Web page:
- The Washington Times - Monday, October 2, 2006

‘Free milk and a cow’

“[I]n a big press conference during the early days of his career … a TV reporter asked Elvis when [are you] ‘gonna get married, settle down and have kids like Pat Boone?’ Elvis looked sideways at the reporter, gave a little lopsided grin and answered, ‘Why should I buy a cow when I can get milk through the fence?’

“I assume he was just joking, but the remark sent shock waves through the country, convincing many parents their kids shouldn’t buy Presley records. Of course, that made many kids want them all the more. But the negative reaction was widespread and branded Elvis as ‘a dangerous influence on our kids.’

“Times have changed. The ground has shifted. Rules, moral guidelines, abstinence, marital fidelity — all have become subjects of humor, even ridicule, especially in the media.”

—Pat Boone, writing on “Feel the quake?” Saturday in WorldNetDaily at www.worldnetdaily.com

Fat economics

“The Western world is, famously, full of fat kids. It is not clear why. Could it be because of the insidious power of advertising? … Or should we just blame the steady spread of fast food?

“[E]conomists … in recent years have started publishing a bewildering array of explanations for the obesity epidemic. …

“[A] trio of economists — Patricia Anderson, Kristin Butcher and Phillip Levine — has suggested that two-income families may be producing the problem. They find that children are fatter if their mothers work longer hours. …

“Despite all the concerns about childhood obesity, most of the fat people in the world are old enough to look after themselves. So, what’s going on? … First, the cost of exercise has risen: Most of us used to be paid to burn off calories in physically demanding jobs, after all. …

“Second, food technology has tipped the balance in favor of more snacking. Think of the humble potato. … It is not just that potato chips are more calorific than boiled spuds, but that they can be conveniently eaten at any time of day.”

—Tim Harford, writing on “When Moms Work, Kids Get Fat,” Saturday in Slate at www.slate.com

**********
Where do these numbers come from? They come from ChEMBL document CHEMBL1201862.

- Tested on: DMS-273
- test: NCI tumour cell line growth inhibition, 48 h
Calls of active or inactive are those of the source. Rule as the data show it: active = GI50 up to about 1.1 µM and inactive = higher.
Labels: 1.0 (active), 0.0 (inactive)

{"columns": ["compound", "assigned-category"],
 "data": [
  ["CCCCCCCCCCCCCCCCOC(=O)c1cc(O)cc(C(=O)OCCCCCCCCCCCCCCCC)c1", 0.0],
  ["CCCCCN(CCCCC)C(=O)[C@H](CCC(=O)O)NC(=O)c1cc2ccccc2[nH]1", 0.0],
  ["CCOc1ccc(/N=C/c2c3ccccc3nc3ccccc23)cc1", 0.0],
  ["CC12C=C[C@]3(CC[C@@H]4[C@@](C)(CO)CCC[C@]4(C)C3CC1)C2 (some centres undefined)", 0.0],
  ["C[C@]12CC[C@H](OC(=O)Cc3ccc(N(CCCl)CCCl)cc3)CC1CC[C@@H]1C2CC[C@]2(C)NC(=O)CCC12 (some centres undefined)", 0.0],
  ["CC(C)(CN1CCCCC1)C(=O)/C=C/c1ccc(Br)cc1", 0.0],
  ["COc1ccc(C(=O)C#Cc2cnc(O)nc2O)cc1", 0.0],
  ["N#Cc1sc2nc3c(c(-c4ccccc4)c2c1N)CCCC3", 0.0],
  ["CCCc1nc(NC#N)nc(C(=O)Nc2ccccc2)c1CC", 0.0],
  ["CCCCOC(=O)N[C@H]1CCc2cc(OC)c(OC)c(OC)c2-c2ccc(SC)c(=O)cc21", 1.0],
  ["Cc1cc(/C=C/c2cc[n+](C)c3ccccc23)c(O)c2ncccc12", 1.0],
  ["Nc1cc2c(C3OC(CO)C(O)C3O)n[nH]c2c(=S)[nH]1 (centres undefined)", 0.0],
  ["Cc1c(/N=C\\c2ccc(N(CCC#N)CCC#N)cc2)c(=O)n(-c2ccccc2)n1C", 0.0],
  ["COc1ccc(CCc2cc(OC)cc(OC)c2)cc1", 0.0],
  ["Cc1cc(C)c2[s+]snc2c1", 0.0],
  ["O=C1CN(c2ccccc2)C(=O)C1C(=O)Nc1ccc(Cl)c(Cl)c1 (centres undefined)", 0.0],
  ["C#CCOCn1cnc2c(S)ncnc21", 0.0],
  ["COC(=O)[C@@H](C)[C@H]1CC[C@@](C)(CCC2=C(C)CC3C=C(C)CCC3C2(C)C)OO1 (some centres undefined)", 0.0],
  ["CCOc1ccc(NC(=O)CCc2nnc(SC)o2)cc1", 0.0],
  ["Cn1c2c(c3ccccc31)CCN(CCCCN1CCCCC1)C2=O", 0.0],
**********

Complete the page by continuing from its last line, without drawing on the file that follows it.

‘Primal’ violence

“The insurgency in Iraq seems more primal than political, a scream of impotent rage rather than violence executed in order to achieve a specific aim. There seems to be no political agenda at all, or certainly none that has been articulated. … Where foreign invasions and occupations once gave rise to national liberation or anti-colonial movements, which normally had clear political aspirations and military tactics, the invasion and occupation of Iraq has given rise to mysterious groups of suicidal jihadists. —

“In present-day Iraq, we can glimpse what violent struggle looks like in the absence of politics. Without the old structures, or any new ones to take their place, the Iraqi insurgents express no distinct political interest or ideology, show no interest in winning mass support or strength, and focus their efforts, like many others today, on making an impact through the media. The insurgents’ separation from the masses and from any clear political goals goes some way to explaining why they seem so much more unrestrained and brutal than earlier militant movements. …

“The end result is a suicidal state in Iraq, where groups destroy lives and buildings rather than trying to create an independent state built on a clear ideology with the support of large sections of the population.”

—Brendan O’Neill, writing on “Iraq: the World’s First Suicide State,” Tuesday in Spiked Online at www.spikedonline.com

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